2018 Land Rover Range Rover HSE Td6 Review: A Dose of Diesel Thrift for a Pricey SUV
On a run through New York’s monied Westchester County, the Range Rover diesel fits right in. No one need know you’re saving fuel—and money.
My girlfriend and I hadn’t exactly planned to drive a Land Rover Range Rover Td6 to the horse country of Westchester County, New York. But like oysters and Muscadet, the two made an ideal pairing. And if no one had a clue that this Range Rover was saving fuel by unfashionable means—a diesel engine—then so much the better.
If Satan himself wanted to spark anarchy in suburbia—restocking the farmer’s market with frozen Bird’s Eye veggies, say, or installing Ted Nugent as school board president—he could infiltrate the place by scheming around town in a Range Rover and never arouse suspicion. That's the sort of somewhat-sour thought that occurs to me when we visit the Bedford Post Inn, the charmingly restored, 18th-Century farmhouse complete with yoga studio and restaurant that’s part-owned by local resident Richard Gere. More than any other SUV, the Rangie is the unassailable symbol of suburban status, the SUV from which golden retrievers and private-school children spill.
Affirming the surprising ubiquity of a British 4x4 that easily tops $100,000, we pull into the Inn’s gravel lot and park next to (surprise, surprise) another Range Rover, itself parked alongside a Mercedes GL-Class. That’s the SUV that people buy when they really want a Range Rover, but don’t fully trust its faithfulness over the course of a lease or auto loan. The trade off is that the Mercedes, while also a deluxe family schlepper, is about as sexy as a library fundraiser. From its nattily draped clamshell hood to its floating roof, the Rover makes a more-dashing statement.
Choosing the HSE Td6 model makes another statement, one that’s rarely been part of Range Rover’s preppy handbook: That its owner gives a damn about fuel economy, the perilous relationship between tailpipe emissions and climate change, or both. Sure, you don’t picture a typical Range Rover owner putting fuel receipts in a shoebox and totaling up the savings. A Range Rover is usually about spending more than is necessary, not less. Sales numbers provided by Jaguar Land Rover seem to bear that out: Only eight percent of Range Rover buyers are choosing the optional diesel in 2018; for the more-utilitarian Land Rover Discovery, 17 percent of buyers opt for the diesel, more than double the Rover’s take rate.
Still, those idiosyncratic buyers likely won’t regret casting a vote for diesel, even if they have to explain to local busybodies that not every diesel will spark asthma attacks and create smog clouds over the subdivision. I recently tested that more-utilitarian Land Rover Discovery diesel, and was impressed with its smooth manners and fuel-sipping ways. In the Rover, the identical 3.0-liter turbodiesel V6—with its 254 horsepower and a punchy 443 pound-feet of torque—delivers a 0-60 mph jaunt in a very-livable 7.5 seconds. Yes, a V8 Range Rover will do it in as little as 5.1 seconds. But the diesel is nearly as quick as the Rover’s gasoline V6 models. It trails the 340-horsepower version by just 0.4 seconds to 60 mph, and the 380-hp model by 0.5 seconds.
As in the Discovery diesel, the combination of mild turbo lag and soft throttle programming occasionally left the Rover in limbo for a few beats before acceleration kicked in. But once the engine fills its lungs, the Rover has no problem dispatching slower traffic—so quietly that you really only notice the diesel tick-tock at idle, and even then, only when you’re paying attention. The engine’s bicep flex is powerful yet short, with upshifts coming right around 4,000 rpm—so soon that the paddle shifters for the smooth eight-speed transmission seem quite unnecessary.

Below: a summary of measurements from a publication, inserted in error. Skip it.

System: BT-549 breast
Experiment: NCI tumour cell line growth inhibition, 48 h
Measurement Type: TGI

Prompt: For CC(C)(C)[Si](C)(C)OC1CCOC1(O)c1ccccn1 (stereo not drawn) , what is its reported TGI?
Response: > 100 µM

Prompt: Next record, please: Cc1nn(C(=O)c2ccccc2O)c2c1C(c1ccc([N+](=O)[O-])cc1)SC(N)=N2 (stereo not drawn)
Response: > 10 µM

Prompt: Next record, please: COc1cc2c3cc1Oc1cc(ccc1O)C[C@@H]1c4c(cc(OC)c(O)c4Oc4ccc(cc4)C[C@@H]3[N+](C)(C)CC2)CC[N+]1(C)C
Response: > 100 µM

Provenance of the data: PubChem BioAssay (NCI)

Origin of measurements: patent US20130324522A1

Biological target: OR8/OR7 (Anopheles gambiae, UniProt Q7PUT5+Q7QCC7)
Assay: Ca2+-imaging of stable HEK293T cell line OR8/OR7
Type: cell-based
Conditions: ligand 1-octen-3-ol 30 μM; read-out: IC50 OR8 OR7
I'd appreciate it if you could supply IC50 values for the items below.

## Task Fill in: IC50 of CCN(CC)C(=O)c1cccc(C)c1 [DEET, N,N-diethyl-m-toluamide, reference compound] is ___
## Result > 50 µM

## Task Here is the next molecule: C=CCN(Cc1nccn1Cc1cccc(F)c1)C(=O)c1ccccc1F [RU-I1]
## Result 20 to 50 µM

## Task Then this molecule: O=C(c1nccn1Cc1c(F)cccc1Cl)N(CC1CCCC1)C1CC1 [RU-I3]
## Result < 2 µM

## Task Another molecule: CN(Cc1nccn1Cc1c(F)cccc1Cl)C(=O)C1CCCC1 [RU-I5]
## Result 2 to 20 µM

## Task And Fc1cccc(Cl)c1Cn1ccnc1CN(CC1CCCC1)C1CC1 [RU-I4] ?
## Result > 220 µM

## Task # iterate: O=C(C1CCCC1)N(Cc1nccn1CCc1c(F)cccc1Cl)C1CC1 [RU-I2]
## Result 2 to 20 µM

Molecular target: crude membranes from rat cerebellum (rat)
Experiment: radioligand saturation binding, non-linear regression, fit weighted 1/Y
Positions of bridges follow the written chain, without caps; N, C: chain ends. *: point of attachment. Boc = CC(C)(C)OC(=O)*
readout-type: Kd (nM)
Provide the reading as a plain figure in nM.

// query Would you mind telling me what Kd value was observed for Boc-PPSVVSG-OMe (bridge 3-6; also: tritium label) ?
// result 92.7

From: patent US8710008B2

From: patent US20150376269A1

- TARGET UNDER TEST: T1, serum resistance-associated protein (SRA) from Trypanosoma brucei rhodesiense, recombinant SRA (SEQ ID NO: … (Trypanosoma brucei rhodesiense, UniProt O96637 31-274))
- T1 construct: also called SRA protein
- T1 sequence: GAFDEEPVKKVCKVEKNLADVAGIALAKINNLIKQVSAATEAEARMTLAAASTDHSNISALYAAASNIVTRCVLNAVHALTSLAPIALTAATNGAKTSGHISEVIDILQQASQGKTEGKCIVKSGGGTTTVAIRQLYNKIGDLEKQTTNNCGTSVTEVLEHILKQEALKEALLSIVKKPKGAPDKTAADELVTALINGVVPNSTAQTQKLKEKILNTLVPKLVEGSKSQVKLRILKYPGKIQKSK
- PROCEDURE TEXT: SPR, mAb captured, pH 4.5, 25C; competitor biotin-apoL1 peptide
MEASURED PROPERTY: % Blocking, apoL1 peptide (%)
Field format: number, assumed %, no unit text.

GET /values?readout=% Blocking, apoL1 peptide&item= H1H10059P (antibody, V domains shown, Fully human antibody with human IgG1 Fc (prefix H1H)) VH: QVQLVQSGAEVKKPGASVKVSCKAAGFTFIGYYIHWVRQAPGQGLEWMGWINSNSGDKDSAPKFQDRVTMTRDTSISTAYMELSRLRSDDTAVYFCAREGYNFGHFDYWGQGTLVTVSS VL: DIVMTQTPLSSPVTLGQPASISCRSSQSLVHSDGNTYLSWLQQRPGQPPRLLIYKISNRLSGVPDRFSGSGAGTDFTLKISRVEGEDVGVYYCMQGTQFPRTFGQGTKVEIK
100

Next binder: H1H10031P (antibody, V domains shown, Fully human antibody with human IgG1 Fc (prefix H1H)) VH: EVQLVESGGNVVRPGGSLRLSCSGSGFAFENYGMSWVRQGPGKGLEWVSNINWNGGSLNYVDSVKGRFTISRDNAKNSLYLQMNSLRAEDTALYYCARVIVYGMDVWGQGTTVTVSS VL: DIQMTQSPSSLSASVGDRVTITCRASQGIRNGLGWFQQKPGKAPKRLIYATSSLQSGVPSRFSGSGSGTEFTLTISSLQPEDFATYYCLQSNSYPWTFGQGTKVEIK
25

And where you’re lucky to top 20 mpg on the highway in a V8 Rover—the 510-horsepower model returns an anemic 16/21 mpg in city and highway driving—the Rover diesel showed me 33 mpg on freeway runs with zero special effort, and better than 34 mpg when I drove it like Auntie Prius. That’s 60 percent better highway mileage than I usually get in a V8 Rover, and 50 percent better than V6 models that return 22-23 mpg on the highway. It bears repeating: 33 to 34 mpg, in a 5,500-pound, four-wheel-drive luxury SUV, is absolutely stellar mileage.
Yet as with other modern diesels, the government doesn’t give nearly enough credit for that thrift. The Rover’s official EPA rating of 22/28 mpg understates the actual mileage so badly that it seems to cry out for a new, more-accurate testing regime. Hey, if the government is going to accuse diesel automakers of fudging or outright malfeasance, it could at least promote honesty and transparency on its own side.
The diesel Range Rover gets a 23.5-gallon fuel tank, versus a larger 27.7 gallons for gasoline models. There’s also a 4.8-gallon tank of DEF (diesel emissions fluid), its fill cap located below the hood, that neutralizes smog-forming nitrogen oxides (or NOx) in the exhaust stream via the Selective Catalytic Reduction (a.k.a. SCR) system. Rover says the DEF tank should officially last 6,300 miles, or about six months for a typical driver, depending on how and where you drive. (An acquaintance with a Rover oil-burner said his DEF tank is lasting closer to 8,000 miles).
If the diesel emissions tank runs totally dry, the Rover’s engine won’t restart—as required by the EPA, which isn’t about to let owners “forget” to refill and pollute willy-nilly. (Volkswagen’s fatal error was to insist—falsely, we now know—that it could meet America’s far-stricter-than-European diesel cleanliness standards with no need for a DEF-based SCR system that would have made their affordable diesels more expensive.) But the Rover fires off multiple refill warnings on the driver’s digital display, as early as 1,500 miles before the tank is depleted. So there’s plenty of time to hit Pep Boys (or, more likely, a Jaguar-Land Rover dealership) for DEF fluid, with a near-empty tank costing only about $25 to refill at home.